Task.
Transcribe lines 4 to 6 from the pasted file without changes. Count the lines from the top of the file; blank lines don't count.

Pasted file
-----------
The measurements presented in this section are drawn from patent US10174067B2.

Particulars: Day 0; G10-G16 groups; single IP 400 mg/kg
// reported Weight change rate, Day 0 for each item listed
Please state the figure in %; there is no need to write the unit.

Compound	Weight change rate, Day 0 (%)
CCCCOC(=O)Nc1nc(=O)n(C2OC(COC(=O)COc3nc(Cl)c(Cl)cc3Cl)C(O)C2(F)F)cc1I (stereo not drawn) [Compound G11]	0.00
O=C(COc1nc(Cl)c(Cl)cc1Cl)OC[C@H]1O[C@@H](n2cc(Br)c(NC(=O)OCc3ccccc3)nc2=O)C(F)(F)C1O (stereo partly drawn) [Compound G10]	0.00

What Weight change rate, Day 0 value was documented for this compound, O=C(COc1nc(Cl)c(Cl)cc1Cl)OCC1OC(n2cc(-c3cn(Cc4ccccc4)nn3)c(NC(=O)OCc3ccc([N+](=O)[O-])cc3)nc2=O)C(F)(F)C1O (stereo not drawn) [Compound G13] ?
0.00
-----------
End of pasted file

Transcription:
Please state the figure in %; there is no need to write the unit.

Compound	Weight change rate, Day 0 (%)
CCCCOC(=O)Nc1nc(=O)n(C2OC(COC(=O)COc3nc(Cl)c(Cl)cc3Cl)C(O)C2(F)F)cc1I (stereo not drawn) [Compound G11]	0.00